This helps us when we think of all of the desires God has planted in us as human beings to cultivate as image bearers of our Creator. Food, drink, and sex are all good things in their God-given boundaries. Money is useful as an instrument in God’s kingdom. Fear keeps us from jumping off cliffs to our death. But think for a moment about the invasive nature of taking that extra plate of dessert, indulging in just one more drink, taking another lustful look, or allowing intrusive fears to set up camp in our minds and control us with anxiety. In other words, ordinarily good gifts from our Creator can become unruly thorns in the very core of our souls.

The Bible uniformly maintains the godly necessity of self-control. Proverbs 25:28 says, “A man without self-control is like a city broken into and left without walls.” Living without a defense brings perilous consequences—the weeds of our impulsive thoughts, words, or actions take over all that is beautiful and good and choke it out. In contrast to the pagan philosophers, who extolled stoic restraint through effort alone, the believer’s confidence is not gained through mere arduous exertion. Rather, self-control is animated by the power of the Holy Spirit. The Apostle Paul writes, “But the fruit of the Spirit is love, joy, peace, patience, kindness, goodness, faithfulness, gentleness, self-control; against such things there is no law” (Gal. 5:22–23).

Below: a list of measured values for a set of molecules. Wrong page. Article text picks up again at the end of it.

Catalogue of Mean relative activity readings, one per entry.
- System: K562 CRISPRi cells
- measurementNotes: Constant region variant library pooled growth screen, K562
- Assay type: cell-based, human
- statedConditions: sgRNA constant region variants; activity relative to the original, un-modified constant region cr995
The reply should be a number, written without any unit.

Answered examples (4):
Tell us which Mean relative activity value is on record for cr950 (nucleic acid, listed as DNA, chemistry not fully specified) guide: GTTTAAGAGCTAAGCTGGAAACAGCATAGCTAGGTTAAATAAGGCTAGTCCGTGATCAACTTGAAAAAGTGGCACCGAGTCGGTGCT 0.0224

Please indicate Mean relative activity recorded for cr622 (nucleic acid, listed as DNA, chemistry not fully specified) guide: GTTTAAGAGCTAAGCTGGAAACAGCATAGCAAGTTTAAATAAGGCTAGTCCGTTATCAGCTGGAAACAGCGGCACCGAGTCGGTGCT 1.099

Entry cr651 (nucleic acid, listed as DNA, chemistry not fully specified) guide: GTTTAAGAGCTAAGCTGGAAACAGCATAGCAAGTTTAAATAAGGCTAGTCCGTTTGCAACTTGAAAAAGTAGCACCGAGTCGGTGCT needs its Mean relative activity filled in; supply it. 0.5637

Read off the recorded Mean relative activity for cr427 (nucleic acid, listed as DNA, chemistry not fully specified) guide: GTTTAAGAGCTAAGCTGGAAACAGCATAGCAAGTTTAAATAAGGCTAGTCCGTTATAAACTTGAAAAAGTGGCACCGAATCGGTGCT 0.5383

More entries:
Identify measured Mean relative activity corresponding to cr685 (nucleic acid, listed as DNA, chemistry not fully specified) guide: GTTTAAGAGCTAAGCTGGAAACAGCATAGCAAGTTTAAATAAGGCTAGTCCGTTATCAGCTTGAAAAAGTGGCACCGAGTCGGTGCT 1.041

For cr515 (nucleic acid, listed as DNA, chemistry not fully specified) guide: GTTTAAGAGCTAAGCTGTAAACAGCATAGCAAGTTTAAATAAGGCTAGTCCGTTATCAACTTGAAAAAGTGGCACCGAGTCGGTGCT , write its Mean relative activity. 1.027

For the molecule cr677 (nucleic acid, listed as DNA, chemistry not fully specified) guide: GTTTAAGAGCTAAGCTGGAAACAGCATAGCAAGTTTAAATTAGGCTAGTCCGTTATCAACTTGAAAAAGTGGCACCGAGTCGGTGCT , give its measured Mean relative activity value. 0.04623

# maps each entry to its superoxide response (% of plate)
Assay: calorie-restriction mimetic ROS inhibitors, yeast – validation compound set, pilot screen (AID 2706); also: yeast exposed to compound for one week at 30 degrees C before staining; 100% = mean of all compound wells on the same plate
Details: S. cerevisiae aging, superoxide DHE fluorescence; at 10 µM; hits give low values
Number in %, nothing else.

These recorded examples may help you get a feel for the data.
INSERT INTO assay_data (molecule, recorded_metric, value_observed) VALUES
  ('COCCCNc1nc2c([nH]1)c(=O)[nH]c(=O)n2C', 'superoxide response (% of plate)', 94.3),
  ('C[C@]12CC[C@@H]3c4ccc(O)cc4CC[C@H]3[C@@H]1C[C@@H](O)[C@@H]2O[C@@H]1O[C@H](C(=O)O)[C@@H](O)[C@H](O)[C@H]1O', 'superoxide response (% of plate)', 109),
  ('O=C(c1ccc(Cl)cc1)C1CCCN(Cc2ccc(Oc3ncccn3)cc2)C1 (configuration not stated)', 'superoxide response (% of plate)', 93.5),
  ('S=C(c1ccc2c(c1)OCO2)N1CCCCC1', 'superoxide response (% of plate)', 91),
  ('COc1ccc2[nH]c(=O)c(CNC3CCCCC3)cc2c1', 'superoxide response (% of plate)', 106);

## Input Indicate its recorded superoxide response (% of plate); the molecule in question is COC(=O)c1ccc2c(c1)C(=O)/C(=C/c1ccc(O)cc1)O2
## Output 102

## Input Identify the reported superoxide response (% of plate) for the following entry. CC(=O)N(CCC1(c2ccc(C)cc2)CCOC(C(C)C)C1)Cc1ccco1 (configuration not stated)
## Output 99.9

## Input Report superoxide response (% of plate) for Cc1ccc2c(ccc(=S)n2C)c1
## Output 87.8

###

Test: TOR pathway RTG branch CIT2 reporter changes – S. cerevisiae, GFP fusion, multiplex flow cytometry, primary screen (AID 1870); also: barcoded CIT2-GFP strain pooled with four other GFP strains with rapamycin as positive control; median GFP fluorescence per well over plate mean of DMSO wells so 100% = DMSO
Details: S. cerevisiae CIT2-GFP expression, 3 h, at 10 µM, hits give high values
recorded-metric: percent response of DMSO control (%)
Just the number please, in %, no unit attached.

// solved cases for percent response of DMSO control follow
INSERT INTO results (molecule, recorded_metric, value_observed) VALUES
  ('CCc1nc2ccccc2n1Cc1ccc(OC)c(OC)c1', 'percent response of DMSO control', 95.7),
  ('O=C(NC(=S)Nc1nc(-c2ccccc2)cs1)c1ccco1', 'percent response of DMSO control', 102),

Yet the Apostle Peter exhorts us to godly effort even as the Spirit is working. “For this very reason, make every effort to supplement your faith with virtue, and virtue with knowledge, and knowledge with self-control, and self-control with steadfastness” (2 Peter 1:5–6). Lack of self-control leads to ineffectiveness and lack of fruitfulness, Peter says. Even worse, it may lead to our destruction. Remember Achan’s craving for the devoted things in Joshua 7? In stark disobedience to the Lord’s command, he coveted the beautiful cloak, two hundred shekels of silver, and a gold bar of fifty shekels, and he seized them against the Lord’s clear command. His lack of self-control proved devastating to himself and his entire family.

The fight for self-control is suffused with great spiritual warfare. Dr. R.C. Sproul spoke candidly of this when he described in a sermon his difficulty in quitting smoking as a young believer. He said that he painted a picture of Jesus on the front side of a package of cigarettes to dissuade himself from smoking. Yet when the urge for a cigarette pressed hard enough on his willpower, he turned the package over to relieve his conscience and acted on his potent craving. If we are honest, we all have acted similarly at one time or another with our dreadful desires.

When we exercise self-control, we are acting in accord with God’s character. Therefore, let us meditate on the Lord Jesus Christ. Let us remember that Isaiah prophesied that the Messiah would “set [His] face like a flint” toward Jerusalem (Isa. 50:7). In fulfillment, He refused the temptation of turning back from the suffering of the cross (Luke 9:51). In the Spirit’s strength, we can cast aside the role of passive victims to our temptations and live as “more than conquerors” in His resurrection victory (Rom. 8:37). God’s promise assures us that one day the weeds of reckless living will no longer obscure the beauty of God’s holy children, and we will shine brightly under the resplendent leaves of the Tree of Life forever (Rev. 22:1–3).

Evening Prayer of Examen

  • Where did you move with or feel close to Jesus today?
  • Where did you resist or feel far from Jesus today?
  • Where is Jesus leading you tomorrow? Ask for joy as you follow him.


“Now may our Lord Jesus Christ himself, and God our Father, who loved us and gave us eternal comfort and good hope through grace, comfort your hearts and establish them in every good work and word.” (2 Thessalonians 2:16-17)